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June 2, 2007
A new study shows that the experimental drug axitinib slows tumor growth and/or shrinks tumors in patients with advanced thyroid cancer. Axitinib blocks receptors of vascular endothelial growth factor (VEGF), which plays a role in tumor formation by promoting the growth of blood vessels. Axitinib is a pill that can be taken by mouth.
The standard treatment for thyroid cancer is surgery and/or radioactive iodine, which cures a large percentage of patients, but few treatments are available for patients who can't be treated with these methods.
This phase II clinical trial followed 60 patients with thyroid cancer that had advanced despite other treatments. The tumors shrank by 31% to 68% in 22% of patients. This tumor shrinkage lasted from one to 16 months. The tumors stopped growing in another 50% of patients.
"Axitinib and other VEGF inhibitors represent an exciting new front in the treatment of advanced thyroid cancer," said Ezra Cohen, MD, Assistant Professor of Medicine at the University of Chicago and the study's lead author. "As recently as three years ago we had very little to offer these patients, and now we're seeing response rates at a level we've never seen with chemotherapy."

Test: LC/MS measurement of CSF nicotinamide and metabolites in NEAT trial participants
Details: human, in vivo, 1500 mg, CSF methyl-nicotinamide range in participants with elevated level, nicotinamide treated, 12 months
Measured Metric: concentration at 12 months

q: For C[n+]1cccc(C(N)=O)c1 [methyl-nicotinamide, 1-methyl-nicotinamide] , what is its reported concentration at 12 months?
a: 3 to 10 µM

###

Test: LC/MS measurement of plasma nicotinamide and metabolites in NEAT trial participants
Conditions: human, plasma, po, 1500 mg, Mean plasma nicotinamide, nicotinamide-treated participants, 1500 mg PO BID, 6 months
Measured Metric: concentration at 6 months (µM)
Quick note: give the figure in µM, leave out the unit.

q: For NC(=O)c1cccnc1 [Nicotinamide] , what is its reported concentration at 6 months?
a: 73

The most common side effect of axitinib was fatigue (extreme tiredness), experienced by 43% of patients. Serious side effects were low and included high blood pressure (7%) and protein in the urine (5%).
What This Means for Patients
This study suggests that axitinib may be an important treatment for patients with advanced thyroid cancer. Additional clinical trials are being planned, including a phase II clinical trial for cancer that is no longer responding to doxorubicin (Adriamycin, Rubex) and a phase III clinical trial for patients with specific subtypes of thyroid cancer. At this time, axitinib is only available as part of a clinical trial.